Q. During a recent Blues hockey game, Kelly Chase and Chris Kerber played a CD by "Stompin' Tom" Connors, a Canadian singer-songwriter. They said this song, called "The Hockey Game," is played at all Toronto Maple Leafs games. They said Connors had passed away the day before. How could I get this CD?
-- Marie Haney, of Highland
A. Music fans across Canada today may be secretly hoping that "Stompin' Tom" Connors died unhappy March 6.
While that sounds like a terrible thing to wish, they may be remembering what the popular folksinger once said: "I think people should die without their dreams being fulfilled, so maybe they can have an excuse for coming around again."
Because if there's one musician many would like to see come back, it's Stompin' Tom, a dyed-in-the-wool Canadian who proudly wrapped himself in the Maple Leaf as he wrote more than 300 songs for 50 albums that have sold 4 million copies.
He probably is best known in the U.S. for "The Hockey Game," his paean to Canada's official national winter sport. At many NHL rinks, you can hear him sing, "Now the final flick of a hockey stick, and the one gigantic scream: 'The puck is in!' The home team wins the good old hockey game!"
But Connors never was interested in extending his popularity outside his native land. Instead, his songs celebrate the struggles of average Canadian Joes, such as "Sudbury Saturday Night": "The girls are out to bingo and the boys are getting stinko and we'll think no more of Inco (International Nickel Co.) on a Sudbury Saturday night." After his death, members of Parliament gathered in Ottawa to sing "Bud the Spud," his tribute to truck drivers.
He had lived what he wrote. Born to an unwed teen, Tom was bounced around during his early years until finally being adopted. But at 15, he took his guitar and spent the next 13 years hitchhiking across Canada, often literally singing for his supper.
In his autobiography, "Stompin' Tom: Before the Fame," he wrote that he welcomed vagrancy arrests because he would have a warm place to sleep. At one point, he felt so despondent that he considered freezing himself to death in a Quebec snowbank.
His break finally came in 1964. According to the legend he told, he was at a hotel in Timmons, Ontario, and was a nickel short for a beer. The bartender offered to trade him a drink for a few songs. He says that led to a 14-month engagement at the hotel and a chance to make records at the local radio station.
His career soon started taking off and, on July 1, 1967, a waiter at the King George Tavern in Peterborough, Ontario, introduced him as "Stompin' Tom" Connors because of his penchant for loudly pounding his left heel to keep rhythm in noisy halls.
He was so proud of the nickname that he later auctioned off his "stompin' boards" for charity. (At least one brought in $11,000). And he became so disgusted over the Americanization of Canadian music that he quit for nearly a decade after 1978 in protest.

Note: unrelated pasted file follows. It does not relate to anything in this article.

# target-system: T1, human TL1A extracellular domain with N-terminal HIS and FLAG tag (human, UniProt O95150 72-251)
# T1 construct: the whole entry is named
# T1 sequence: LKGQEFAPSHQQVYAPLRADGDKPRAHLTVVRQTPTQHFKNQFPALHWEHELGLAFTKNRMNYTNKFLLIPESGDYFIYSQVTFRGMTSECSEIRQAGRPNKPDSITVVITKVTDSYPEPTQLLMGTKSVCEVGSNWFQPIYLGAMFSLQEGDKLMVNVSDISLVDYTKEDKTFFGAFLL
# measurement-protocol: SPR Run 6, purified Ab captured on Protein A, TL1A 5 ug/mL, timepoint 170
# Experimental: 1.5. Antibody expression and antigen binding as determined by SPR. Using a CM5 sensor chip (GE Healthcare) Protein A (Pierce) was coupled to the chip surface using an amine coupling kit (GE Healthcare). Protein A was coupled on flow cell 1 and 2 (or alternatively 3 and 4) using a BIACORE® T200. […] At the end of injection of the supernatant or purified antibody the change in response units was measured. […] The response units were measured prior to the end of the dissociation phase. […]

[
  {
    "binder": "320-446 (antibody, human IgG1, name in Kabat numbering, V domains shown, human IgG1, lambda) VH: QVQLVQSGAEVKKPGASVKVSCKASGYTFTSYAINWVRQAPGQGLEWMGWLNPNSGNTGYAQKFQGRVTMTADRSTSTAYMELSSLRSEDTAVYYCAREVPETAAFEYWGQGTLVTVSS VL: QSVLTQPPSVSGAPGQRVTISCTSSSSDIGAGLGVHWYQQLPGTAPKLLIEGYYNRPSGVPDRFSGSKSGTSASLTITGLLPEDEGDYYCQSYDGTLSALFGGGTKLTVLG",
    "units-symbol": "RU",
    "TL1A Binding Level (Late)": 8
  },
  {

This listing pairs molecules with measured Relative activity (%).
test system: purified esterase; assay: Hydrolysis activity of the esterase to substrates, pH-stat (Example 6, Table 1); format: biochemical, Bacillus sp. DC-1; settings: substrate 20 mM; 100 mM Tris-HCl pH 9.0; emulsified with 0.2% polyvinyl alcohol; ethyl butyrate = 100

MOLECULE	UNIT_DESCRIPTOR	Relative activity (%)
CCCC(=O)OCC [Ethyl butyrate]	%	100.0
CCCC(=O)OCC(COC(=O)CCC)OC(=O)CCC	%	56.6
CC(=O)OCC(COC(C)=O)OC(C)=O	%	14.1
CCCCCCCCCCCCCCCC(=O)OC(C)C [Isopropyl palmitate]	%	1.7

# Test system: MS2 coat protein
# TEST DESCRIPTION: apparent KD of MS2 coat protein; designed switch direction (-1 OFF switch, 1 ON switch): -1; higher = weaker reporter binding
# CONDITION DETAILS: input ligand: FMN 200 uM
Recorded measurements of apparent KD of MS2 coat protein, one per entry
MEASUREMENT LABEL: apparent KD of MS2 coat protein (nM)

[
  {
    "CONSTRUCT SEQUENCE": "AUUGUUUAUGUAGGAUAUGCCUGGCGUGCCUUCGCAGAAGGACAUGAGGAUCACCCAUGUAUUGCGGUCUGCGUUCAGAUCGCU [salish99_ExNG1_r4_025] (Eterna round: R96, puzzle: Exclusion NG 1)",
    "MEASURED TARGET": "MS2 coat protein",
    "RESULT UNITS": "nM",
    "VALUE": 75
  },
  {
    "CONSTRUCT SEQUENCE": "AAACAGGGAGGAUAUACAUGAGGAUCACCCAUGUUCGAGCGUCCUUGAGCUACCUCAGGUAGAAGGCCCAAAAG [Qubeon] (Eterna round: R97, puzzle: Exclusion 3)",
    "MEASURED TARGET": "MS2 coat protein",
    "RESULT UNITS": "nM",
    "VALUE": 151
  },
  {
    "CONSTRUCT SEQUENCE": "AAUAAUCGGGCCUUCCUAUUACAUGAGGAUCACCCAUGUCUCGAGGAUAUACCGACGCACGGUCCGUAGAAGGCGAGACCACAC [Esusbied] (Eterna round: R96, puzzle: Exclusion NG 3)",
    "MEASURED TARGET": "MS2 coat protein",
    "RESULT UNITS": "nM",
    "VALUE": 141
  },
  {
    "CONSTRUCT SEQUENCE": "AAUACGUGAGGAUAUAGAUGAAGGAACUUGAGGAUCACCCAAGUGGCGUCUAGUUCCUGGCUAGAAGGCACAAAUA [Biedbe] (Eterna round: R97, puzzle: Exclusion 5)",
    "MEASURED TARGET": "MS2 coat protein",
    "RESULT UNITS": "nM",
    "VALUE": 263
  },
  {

You'll find plenty of his music to keep your own foot stompin' at amazon.com, including "Stompin' Tom and the Hockey Song" and "25 of the Best." You'll also find a wide array of books and CDs at his website, www.stompintom.com.
Q. Why is the movie "The Impossible" not playing at theaters in our area?
-- Lois, of Red Bud
A. Reminds me of a funny skit the late comic "Brother" Dave Gardner did.
There was a big show coming to town, so they put up a billboard saying "It's coming!" The following day people saw "Don't miss it!" The next day it read "It's phenomenal!" The fourth day came and the sign said, "Almost here!" Then, the very next day before anyone ever saw it, the sign read, "It's gone!"
Seems to me that movies are becoming more and more like this. Hollywood buries us for weeks in a publicity blitz about some blockbuster coming down the pike. Then, before it finishes a two- or three-week run, we're already gearing up for the Next Big Thing.
Remember when "Raiders of the Lost Ark" with Harrison Ford played for more than a year at the old Ritz Theatre in Belleville? From June 12, 1981, to July 1, 1982, it was shown every single day. In April, Barbara Kobe received hundreds of dollars in prizes for being the 50,000th viewer to attend here.
That won't be possible for "The Impossible." After opening around the country Jan. 11, it played at The Edge in Belleville from Feb. 1-14. Now, it's no longer even in St. Louis so you'll have to wait for the DVD -- or drive to Chicago.
The name of what material comes from a French phrase meaning "cloth of the king"?
Answer to Saturday's trivia: A tip of the Answer Man brain to Joy Roberts for correctly knowing that High Street is the most popular street name in England. It's usually the most commercial street in a town -- the equivalent of Main Street in the U.S.
Send your questions to Roger Schlueter, Belleville News-Democrat, 120 S. Illinois St., P.O. Box 427, Belleville, IL 62222-0427 or firstname.lastname@example.org.